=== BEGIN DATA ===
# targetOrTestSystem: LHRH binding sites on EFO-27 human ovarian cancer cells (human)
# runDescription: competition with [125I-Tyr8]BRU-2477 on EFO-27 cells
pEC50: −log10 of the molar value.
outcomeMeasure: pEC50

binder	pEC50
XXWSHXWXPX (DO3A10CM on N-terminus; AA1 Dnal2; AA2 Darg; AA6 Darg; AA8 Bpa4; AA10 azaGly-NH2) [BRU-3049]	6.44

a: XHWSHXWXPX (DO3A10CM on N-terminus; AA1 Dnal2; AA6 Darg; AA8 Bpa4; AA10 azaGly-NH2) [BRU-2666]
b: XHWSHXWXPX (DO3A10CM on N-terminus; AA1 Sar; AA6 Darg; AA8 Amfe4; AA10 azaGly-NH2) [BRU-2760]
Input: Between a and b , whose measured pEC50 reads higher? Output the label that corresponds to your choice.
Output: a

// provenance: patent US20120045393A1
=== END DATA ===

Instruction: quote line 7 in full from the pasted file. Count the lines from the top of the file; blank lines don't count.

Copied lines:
a: XHWSHXWXPX (DO3A10CM on N-terminus; AA1 Dnal2; AA6 Darg; AA8 Bpa4; AA10 azaGly-NH2) [BRU-2666]